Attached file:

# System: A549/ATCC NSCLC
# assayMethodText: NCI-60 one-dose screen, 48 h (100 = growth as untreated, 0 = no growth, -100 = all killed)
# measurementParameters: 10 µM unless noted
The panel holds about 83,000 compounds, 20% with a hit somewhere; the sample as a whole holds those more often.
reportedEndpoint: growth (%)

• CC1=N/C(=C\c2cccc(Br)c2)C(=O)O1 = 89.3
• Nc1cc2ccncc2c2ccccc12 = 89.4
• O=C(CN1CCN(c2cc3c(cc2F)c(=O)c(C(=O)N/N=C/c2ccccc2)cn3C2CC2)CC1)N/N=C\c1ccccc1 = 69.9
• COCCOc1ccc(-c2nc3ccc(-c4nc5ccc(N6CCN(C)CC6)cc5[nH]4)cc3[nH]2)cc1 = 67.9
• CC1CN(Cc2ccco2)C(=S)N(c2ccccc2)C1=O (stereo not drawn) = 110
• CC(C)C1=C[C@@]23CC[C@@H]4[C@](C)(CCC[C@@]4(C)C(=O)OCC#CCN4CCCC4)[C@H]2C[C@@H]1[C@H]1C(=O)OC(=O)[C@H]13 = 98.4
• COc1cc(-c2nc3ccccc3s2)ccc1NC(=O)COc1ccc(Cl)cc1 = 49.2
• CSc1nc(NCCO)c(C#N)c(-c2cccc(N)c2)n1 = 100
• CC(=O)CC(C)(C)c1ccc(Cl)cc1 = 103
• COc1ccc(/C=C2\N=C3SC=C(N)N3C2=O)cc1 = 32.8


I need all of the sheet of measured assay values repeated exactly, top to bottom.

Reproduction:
# System: A549/ATCC NSCLC
# assayMethodText: NCI-60 one-dose screen, 48 h (100 = growth as untreated, 0 = no growth, -100 = all killed)
# measurementParameters: 10 µM unless noted
The panel holds about 83,000 compounds, 20% with a hit somewhere; the sample as a whole holds those more often.
reportedEndpoint: growth (%)

• CC1=N/C(=C\c2cccc(Br)c2)C(=O)O1 = 89.3
• Nc1cc2ccncc2c2ccccc12 = 89.4
• O=C(CN1CCN(c2cc3c(cc2F)c(=O)c(C(=O)N/N=C/c2ccccc2)cn3C2CC2)CC1)N/N=C\c1ccccc1 = 69.9
• COCCOc1ccc(-c2nc3ccc(-c4nc5ccc(N6CCN(C)CC6)cc5[nH]4)cc3[nH]2)cc1 = 67.9
• CC1CN(Cc2ccco2)C(=S)N(c2ccccc2)C1=O (stereo not drawn) = 110
• CC(C)C1=C[C@@]23CC[C@@H]4[C@](C)(CCC[C@@]4(C)C(=O)OCC#CCN4CCCC4)[C@H]2C[C@@H]1[C@H]1C(=O)OC(=O)[C@H]13 = 98.4
• COc1cc(-c2nc3ccccc3s2)ccc1NC(=O)COc1ccc(Cl)cc1 = 49.2
• CSc1nc(NCCO)c(C#N)c(-c2cccc(N)c2)n1 = 100
• CC(=O)CC(C)(C)c1ccc(Cl)cc1 = 103
• COc1ccc(/C=C2\N=C3SC=C(N)N3C2=O)cc1 = 32.8